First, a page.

He caught me on deadline for a magazine story, a stranger with a thick accent and an audible sense of injured pride. A group of snickering kids had just spat into his family’s downtown art gallery. When they ran away he grabbed the slowpoke by the collar — my son Ben, who must have been about 11, and was waiting for me in disgrace. My first impulse was to give Ben hell on the phone and mete out punishment later, but the caller wouldn’t hear of it. “You need to come now,” he insisted, “or I’ll call the police.”
I’d grown used to complaints about my rascal son — schoolyard fights, clowning in class. Teachers sighed in frustration; other kids grudgingly admired his spunk (exiled to a corner, he once vented his outrage by peeing against a wall). I could think of an obvious reason for his antics: as a December baby and an only child, Ben had neither the social nor the developmental maturity of his peers. Yet I could neither shut down nor shrug off the school’s theory that poor mothering was to blame.
Like my son, I was a misfit in the eyes of the school — younger than most of the mothers, and among the few with a career. So when Ben acted up, his teachers drew the conclusion that I had my priorities wrong. They never explicitly told me I should be spending more time at home, but that was the clear implication, reinforced with pitying looks. More than 40 years later, the memory still burns.
Why I chose not to have a second child — and let go of the daughter I’d always wanted
After countless heart-sinking calls from the school, I thought nothing Ben did or didn’t do could surprise me. But the call from the gallery felt shamefully personal. My mother raised me on stories about her parents, Jewish immigrants who ran a succession of unprofitable general stores on the Canadian prairies. Everywhere they set up shop, they were viewed as outsiders and eventually went out of business. Now Ben had taken part in the kind of abuse that my grandparents must have endured. Why hadn’t I taught him to be kind to newcomers? He was inherently sweet-natured and kind, but almost any kid can succumb to peer pressure from a friend who thinks it’s funny to pick on people who look different. And as I soon discovered, the man who called me looked nothing like Ben’s pals. He had brown skin and wore baggy, unfamiliar clothes.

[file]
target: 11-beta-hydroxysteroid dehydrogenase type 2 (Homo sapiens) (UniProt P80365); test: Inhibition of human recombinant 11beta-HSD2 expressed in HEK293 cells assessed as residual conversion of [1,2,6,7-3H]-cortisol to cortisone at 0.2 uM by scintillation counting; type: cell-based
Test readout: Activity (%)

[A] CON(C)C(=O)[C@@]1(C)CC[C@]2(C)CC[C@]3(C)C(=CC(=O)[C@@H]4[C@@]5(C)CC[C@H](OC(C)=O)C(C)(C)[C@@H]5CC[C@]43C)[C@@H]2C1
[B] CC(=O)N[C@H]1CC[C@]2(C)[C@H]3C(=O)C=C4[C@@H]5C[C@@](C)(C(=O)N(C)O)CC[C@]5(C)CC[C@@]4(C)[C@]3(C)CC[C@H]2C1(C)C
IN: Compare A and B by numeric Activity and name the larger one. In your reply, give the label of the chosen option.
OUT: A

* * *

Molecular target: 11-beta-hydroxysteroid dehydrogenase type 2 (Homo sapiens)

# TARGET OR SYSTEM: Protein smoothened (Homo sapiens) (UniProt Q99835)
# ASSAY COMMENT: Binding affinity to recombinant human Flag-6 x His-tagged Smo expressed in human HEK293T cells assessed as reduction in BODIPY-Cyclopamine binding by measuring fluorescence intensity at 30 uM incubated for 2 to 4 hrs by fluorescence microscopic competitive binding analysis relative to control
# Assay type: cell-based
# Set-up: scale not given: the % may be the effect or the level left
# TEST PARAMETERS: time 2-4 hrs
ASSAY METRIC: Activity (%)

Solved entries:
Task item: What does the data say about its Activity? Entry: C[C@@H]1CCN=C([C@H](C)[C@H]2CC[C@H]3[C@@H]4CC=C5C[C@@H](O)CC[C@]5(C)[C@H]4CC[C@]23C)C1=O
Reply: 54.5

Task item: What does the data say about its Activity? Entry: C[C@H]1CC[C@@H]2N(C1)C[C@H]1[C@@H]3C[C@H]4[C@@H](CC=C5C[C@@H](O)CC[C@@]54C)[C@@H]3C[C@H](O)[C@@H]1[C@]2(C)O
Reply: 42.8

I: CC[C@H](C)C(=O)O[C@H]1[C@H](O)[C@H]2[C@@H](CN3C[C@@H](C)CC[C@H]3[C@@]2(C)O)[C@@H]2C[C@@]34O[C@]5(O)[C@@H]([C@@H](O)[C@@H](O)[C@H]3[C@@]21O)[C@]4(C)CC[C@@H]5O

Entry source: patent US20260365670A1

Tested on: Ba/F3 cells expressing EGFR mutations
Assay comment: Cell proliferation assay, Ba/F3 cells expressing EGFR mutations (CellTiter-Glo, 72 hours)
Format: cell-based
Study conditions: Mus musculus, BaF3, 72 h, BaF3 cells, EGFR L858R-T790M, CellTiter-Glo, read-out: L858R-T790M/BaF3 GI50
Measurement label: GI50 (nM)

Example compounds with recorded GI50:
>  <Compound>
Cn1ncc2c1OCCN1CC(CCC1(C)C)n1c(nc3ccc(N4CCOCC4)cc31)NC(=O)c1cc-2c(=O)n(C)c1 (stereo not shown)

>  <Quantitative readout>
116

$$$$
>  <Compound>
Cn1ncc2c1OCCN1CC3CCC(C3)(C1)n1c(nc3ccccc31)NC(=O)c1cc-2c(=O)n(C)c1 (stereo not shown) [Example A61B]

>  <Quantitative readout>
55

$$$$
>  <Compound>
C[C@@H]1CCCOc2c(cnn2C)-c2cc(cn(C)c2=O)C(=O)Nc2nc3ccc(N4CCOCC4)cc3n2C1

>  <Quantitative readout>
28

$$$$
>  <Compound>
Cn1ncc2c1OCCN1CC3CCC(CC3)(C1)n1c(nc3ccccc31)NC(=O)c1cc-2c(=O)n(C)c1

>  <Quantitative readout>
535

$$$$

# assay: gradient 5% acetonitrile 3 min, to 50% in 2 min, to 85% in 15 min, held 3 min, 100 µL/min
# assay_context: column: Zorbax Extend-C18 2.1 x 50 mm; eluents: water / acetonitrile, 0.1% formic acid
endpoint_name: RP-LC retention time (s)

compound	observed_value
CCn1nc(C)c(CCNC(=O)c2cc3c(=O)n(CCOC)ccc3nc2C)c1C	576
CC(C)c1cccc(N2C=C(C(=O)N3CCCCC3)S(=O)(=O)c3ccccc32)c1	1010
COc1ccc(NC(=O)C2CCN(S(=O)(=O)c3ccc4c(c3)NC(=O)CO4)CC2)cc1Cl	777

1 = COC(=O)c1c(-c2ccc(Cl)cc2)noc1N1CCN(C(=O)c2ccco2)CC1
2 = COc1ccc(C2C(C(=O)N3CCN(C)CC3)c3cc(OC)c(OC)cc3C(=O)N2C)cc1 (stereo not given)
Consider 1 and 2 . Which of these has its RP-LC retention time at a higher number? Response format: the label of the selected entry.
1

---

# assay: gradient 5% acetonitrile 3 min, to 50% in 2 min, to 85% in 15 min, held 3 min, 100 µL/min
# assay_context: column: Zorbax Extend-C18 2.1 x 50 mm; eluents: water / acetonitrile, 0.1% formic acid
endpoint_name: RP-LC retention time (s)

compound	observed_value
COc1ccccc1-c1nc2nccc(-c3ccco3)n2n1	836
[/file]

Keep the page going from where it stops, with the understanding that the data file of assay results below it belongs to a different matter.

I burst into the gallery to find Ben slouched in a folding chair, braced for the lecture I’d been crafting in my head. Then I noticed the tray of fresh pastries and tea. Although I wasn’t hungry, I couldn’t refuse the welcome. I sat down with the caller and his wife, two gentle people struggling to find their place in Canada, as my grandparents had done years before. They weren’t looking for a confrontation. What they wanted was simple. From me, the patience to listen. From Ben, the understanding that his actions were not just wrong but demeaning.
In that frank and forgiving exchange, I learned I didn’t have to inoculate my child against every failure of decorum or compassion. No parent ever can. It was enough to try my best to be the kind of adult I hoped my son would become. That meant showing up, listening well and staying hopeful enough to try again when I fell short. Why not extend to myself the same open-heartedness that the couple at the gallery had just shown me?
Why I Chose To Become A Single Mom, Despite Always Wanting The ‘Picket Fence’
If I could relive Ben’s childhood, I’d take his misdeeds seriously but not personally. Kids are not walking report cards on their parents (neither on their mothers, who are still widely cast as every family’s resident expert on nurturing). When my son got into trouble at school, I would slip into scapegoat mode and plumb my past for a reason. Was it our rough start as a family — my postpartum depression, a trial separation, not enough money and too many no-win fights over who did the chores? Was it losing control and yelling, “I hate you!” that time he kept impishly throwing his boot away as I dressed him for day care? My outburst — and my toddler’s stunned expression — made me feel like the world’s worst mother, but that was before I heard other women own up to the same excruciating mistake.
I’d like to have a heart-to-heart with the anxious young mother I used to be. The most important thing I’d say, which I don’t recall anyone telling me, is this: “You’re going to make mistakes when you’re tired, frazzled or simply don’t know any better. Sometimes you’ll wonder how you could have been so clueless. But as long as he knows you love him, he’ll bounce back from your mistakes.”
That school, I now realize, might have been our biggest mistake. We chose a French school that prized old-fashioned rigour, convinced that bilingualism would give Ben an edge in the work force. Many children thrived there; ours resisted the French and chafed at the authoritarian teaching style (no wonder he kept landing in the principal’s office). Switching him to an English-language school would have eased the stress on us all. I could fret about this, but why?
Ben grew up to be the kind of adult I always wished he’d become — loving husband and father, helpful son who troubleshoots my computer, loyal friend to people he’s known since his teens. He has never taken us to task for sending him to what we all agree was the wrong school. I’m proud to say he’s too big-hearted.